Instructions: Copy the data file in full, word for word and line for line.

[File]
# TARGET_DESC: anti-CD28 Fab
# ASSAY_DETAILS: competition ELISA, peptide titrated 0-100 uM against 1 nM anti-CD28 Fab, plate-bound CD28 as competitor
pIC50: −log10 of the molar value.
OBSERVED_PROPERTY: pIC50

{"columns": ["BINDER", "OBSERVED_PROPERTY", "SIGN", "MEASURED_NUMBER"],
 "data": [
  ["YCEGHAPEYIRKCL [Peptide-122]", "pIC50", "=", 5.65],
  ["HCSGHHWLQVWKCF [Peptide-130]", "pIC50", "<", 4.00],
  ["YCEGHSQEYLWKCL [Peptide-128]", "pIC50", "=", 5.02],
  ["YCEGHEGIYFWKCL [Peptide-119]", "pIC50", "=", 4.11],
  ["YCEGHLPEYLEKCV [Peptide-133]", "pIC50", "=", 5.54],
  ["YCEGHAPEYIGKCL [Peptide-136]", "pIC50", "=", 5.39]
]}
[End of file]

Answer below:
# TARGET_DESC: anti-CD28 Fab
# ASSAY_DETAILS: competition ELISA, peptide titrated 0-100 uM against 1 nM anti-CD28 Fab, plate-bound CD28 as competitor
pIC50: −log10 of the molar value.
OBSERVED_PROPERTY: pIC50

{"columns": ["BINDER", "OBSERVED_PROPERTY", "SIGN", "MEASURED_NUMBER"],
 "data": [
  ["YCEGHAPEYIRKCL [Peptide-122]", "pIC50", "=", 5.65],
  ["HCSGHHWLQVWKCF [Peptide-130]", "pIC50", "<", 4.00],
  ["YCEGHSQEYLWKCL [Peptide-128]", "pIC50", "=", 5.02],
  ["YCEGHEGIYFWKCL [Peptide-119]", "pIC50", "=", 4.11],
  ["YCEGHLPEYLEKCV [Peptide-133]", "pIC50", "=", 5.54],
  ["YCEGHAPEYIGKCL [Peptide-136]", "pIC50", "=", 5.39]
]}